· broadly exclude those with prior involvement at the abandoned or inactive mine site;
· broadly exclude those with current or prior legal responsibility for discharges at a site;
· assure that any non-remediation-related development at a site is subject to the normal NPDES rules, rather than the Good Samaritan provision; and
· be narrowly enough constructed to minimize fears over potential abuses of this liability protection.
Citizen Suit Enforcement
The citizen suit enforcement tool has proven to be a useful incentive to encourage permit compliance by point source dischargers subject to the NPDES program. From the outset of development of the Good Samaritan proposal, Colorado has believed that a different set of enforcement tools is warranted for Good Samaritan permittees. Other permittees are required to get permits because they are undertaking activities that cause pollution, and a policy decision has been made that a broad array of enforcement tools are appropriate to assure that these polluting activities are adequately controlled. A Good Samaritan is not a “polluter,” but rather an entity that voluntarily attempts to step in and remediate pollution caused by others. In this case, sound public policy needs to be focused on creating incentives for the Good Samaritans’ actions, not on aggressive enforcement that creates real or perceived risks to those that might otherwise undertake such projects. It is clear that the perceived risk of citizen suit action is currently a major disincentive for such efforts.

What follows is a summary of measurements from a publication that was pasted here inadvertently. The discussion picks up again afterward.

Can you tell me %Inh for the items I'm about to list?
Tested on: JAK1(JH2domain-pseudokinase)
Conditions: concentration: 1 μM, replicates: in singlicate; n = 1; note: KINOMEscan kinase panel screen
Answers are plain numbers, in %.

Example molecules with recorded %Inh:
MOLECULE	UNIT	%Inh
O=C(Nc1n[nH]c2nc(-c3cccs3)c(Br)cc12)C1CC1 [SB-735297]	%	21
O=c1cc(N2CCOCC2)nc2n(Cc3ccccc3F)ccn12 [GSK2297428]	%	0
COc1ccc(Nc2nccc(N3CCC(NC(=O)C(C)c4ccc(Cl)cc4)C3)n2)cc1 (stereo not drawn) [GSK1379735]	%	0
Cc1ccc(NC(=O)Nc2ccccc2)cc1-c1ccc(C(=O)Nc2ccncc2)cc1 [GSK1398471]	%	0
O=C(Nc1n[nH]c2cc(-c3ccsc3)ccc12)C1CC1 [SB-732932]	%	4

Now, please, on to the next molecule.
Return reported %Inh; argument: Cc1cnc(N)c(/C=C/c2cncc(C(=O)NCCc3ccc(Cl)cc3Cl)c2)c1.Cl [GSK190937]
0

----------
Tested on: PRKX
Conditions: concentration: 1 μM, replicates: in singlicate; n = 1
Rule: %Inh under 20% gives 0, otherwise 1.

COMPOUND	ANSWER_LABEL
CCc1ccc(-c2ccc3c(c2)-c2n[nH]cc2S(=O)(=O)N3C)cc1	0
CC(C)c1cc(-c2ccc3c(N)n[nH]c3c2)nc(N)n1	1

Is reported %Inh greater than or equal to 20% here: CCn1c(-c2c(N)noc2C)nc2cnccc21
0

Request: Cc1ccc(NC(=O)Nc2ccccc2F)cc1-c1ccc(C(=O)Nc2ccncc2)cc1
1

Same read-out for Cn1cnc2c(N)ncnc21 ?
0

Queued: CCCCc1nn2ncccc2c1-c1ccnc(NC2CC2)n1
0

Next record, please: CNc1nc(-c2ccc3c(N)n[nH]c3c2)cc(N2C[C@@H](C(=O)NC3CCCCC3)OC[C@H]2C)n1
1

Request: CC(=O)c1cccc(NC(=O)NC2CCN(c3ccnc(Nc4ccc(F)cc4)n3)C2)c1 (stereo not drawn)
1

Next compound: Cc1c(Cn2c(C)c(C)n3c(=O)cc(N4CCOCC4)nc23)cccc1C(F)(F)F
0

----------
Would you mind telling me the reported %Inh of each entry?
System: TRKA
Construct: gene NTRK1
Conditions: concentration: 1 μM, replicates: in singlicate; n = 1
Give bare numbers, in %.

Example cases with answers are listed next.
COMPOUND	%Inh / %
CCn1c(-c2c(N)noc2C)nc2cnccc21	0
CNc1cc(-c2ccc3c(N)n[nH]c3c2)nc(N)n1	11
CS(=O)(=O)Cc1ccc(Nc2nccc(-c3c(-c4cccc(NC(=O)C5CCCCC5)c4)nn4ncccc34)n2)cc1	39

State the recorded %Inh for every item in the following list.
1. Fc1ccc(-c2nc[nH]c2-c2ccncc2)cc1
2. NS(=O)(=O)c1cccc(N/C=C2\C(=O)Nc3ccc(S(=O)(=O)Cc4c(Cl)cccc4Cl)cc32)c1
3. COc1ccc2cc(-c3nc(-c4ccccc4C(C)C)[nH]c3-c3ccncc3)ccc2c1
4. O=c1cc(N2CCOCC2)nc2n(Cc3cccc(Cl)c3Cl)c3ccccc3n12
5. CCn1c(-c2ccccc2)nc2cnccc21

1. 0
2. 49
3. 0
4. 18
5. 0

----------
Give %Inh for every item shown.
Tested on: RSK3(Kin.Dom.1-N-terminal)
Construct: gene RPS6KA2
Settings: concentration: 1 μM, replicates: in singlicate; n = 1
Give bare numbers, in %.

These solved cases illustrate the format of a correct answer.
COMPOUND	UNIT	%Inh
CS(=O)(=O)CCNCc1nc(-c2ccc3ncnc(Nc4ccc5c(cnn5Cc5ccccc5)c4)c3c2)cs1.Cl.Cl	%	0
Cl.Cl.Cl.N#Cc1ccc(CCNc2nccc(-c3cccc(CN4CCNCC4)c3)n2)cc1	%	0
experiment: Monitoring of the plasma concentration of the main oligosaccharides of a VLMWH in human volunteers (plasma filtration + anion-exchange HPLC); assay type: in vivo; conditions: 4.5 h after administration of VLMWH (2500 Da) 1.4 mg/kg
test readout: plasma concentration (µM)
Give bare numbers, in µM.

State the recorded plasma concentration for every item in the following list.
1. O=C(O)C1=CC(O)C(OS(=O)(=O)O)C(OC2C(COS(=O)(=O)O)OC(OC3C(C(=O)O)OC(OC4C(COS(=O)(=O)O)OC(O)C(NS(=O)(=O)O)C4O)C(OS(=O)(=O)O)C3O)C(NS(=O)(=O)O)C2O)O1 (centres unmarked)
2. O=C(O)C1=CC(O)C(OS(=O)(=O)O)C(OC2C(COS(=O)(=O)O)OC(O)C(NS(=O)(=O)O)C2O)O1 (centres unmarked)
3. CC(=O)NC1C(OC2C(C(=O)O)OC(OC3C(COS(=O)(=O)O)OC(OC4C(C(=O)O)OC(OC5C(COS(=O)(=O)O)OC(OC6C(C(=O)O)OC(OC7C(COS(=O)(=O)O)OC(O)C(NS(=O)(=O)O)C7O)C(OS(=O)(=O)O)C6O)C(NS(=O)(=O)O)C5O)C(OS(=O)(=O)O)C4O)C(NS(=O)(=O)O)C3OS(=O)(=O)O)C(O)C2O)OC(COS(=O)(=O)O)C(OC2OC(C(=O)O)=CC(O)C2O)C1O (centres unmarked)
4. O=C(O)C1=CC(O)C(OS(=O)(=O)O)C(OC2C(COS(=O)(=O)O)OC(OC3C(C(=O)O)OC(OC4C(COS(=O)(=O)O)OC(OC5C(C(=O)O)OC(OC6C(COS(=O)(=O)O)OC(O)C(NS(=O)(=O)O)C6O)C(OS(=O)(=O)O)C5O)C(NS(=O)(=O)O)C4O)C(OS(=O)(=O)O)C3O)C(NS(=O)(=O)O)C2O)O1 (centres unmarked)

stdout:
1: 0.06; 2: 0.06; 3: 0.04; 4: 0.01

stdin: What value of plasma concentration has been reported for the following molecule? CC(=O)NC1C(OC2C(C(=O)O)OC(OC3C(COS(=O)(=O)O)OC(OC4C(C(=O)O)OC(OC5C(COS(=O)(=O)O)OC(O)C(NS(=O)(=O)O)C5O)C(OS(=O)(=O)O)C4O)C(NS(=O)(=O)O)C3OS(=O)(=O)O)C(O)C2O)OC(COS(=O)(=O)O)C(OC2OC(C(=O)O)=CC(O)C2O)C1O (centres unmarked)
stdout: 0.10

Standard for Cleanup
The analysis of a proposed project needs to occur at the front end of a project. Once there is agreement that a project is expected to result in water quality improvement, with no reasonable likelihood of resulting in water quality degradation, the Good Samaritan’s responsibility must be defined as implementing the approved project rather than, e.g., meeting specific numerical effluent limits.
Scope of Mining Sites Addressed